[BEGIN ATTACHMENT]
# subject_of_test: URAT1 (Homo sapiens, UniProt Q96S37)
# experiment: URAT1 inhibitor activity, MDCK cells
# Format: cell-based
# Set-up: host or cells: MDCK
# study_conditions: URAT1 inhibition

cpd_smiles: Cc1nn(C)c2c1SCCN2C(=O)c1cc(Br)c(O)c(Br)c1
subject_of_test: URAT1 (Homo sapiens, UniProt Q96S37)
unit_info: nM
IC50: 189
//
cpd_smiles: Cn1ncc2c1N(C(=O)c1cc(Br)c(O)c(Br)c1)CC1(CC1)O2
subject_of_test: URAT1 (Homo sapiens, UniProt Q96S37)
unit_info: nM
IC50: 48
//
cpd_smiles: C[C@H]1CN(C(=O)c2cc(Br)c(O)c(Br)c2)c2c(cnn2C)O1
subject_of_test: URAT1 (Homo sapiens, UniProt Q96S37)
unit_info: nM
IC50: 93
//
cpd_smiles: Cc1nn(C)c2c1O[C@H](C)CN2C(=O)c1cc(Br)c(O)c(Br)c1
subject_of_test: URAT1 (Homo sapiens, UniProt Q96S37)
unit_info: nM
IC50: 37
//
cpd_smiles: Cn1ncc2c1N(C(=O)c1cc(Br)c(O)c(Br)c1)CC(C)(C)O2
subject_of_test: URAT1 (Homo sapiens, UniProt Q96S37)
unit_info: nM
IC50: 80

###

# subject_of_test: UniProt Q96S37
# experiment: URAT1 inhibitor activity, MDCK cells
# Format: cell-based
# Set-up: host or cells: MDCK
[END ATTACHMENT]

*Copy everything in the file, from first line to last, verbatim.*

# subject_of_test: URAT1 (Homo sapiens, UniProt Q96S37)
# experiment: URAT1 inhibitor activity, MDCK cells
# Format: cell-based
# Set-up: host or cells: MDCK
# study_conditions: URAT1 inhibition

cpd_smiles: Cc1nn(C)c2c1SCCN2C(=O)c1cc(Br)c(O)c(Br)c1
subject_of_test: URAT1 (Homo sapiens, UniProt Q96S37)
unit_info: nM
IC50: 189
//
cpd_smiles: Cn1ncc2c1N(C(=O)c1cc(Br)c(O)c(Br)c1)CC1(CC1)O2
subject_of_test: URAT1 (Homo sapiens, UniProt Q96S37)
unit_info: nM
IC50: 48
//
cpd_smiles: C[C@H]1CN(C(=O)c2cc(Br)c(O)c(Br)c2)c2c(cnn2C)O1
subject_of_test: URAT1 (Homo sapiens, UniProt Q96S37)
unit_info: nM
IC50: 93
//
cpd_smiles: Cc1nn(C)c2c1O[C@H](C)CN2C(=O)c1cc(Br)c(O)c(Br)c1
subject_of_test: URAT1 (Homo sapiens, UniProt Q96S37)
unit_info: nM
IC50: 37
//
cpd_smiles: Cn1ncc2c1N(C(=O)c1cc(Br)c(O)c(Br)c1)CC(C)(C)O2
subject_of_test: URAT1 (Homo sapiens, UniProt Q96S37)
unit_info: nM
IC50: 80

###

# subject_of_test: UniProt Q96S37
# experiment: URAT1 inhibitor activity, MDCK cells
# Format: cell-based
# Set-up: host or cells: MDCK